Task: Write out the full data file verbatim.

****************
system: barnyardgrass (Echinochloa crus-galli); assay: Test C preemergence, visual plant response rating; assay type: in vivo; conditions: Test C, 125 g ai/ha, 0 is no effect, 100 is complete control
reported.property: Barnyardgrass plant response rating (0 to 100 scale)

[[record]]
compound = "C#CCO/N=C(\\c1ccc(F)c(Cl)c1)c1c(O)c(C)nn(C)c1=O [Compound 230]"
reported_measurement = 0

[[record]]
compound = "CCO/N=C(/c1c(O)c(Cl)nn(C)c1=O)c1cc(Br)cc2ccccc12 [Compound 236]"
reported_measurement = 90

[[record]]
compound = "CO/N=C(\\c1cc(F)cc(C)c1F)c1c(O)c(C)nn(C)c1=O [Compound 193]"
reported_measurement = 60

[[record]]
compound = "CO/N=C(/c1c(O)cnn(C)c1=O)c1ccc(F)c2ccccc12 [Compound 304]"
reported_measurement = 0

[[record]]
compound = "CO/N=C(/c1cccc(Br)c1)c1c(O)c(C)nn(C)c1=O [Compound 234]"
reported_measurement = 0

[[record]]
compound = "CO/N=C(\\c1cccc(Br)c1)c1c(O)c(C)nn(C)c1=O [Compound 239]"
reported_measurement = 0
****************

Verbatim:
system: barnyardgrass (Echinochloa crus-galli); assay: Test C preemergence, visual plant response rating; assay type: in vivo; conditions: Test C, 125 g ai/ha, 0 is no effect, 100 is complete control
reported.property: Barnyardgrass plant response rating (0 to 100 scale)

[[record]]
compound = "C#CCO/N=C(\\c1ccc(F)c(Cl)c1)c1c(O)c(C)nn(C)c1=O [Compound 230]"
reported_measurement = 0

[[record]]
compound = "CCO/N=C(/c1c(O)c(Cl)nn(C)c1=O)c1cc(Br)cc2ccccc12 [Compound 236]"
reported_measurement = 90

[[record]]
compound = "CO/N=C(\\c1cc(F)cc(C)c1F)c1c(O)c(C)nn(C)c1=O [Compound 193]"
reported_measurement = 60

[[record]]
compound = "CO/N=C(/c1c(O)cnn(C)c1=O)c1ccc(F)c2ccccc12 [Compound 304]"
reported_measurement = 0

[[record]]
compound = "CO/N=C(/c1cccc(Br)c1)c1c(O)c(C)nn(C)c1=O [Compound 234]"
reported_measurement = 0

[[record]]
compound = "CO/N=C(\\c1cccc(Br)c1)c1c(O)c(C)nn(C)c1=O [Compound 239]"
reported_measurement = 0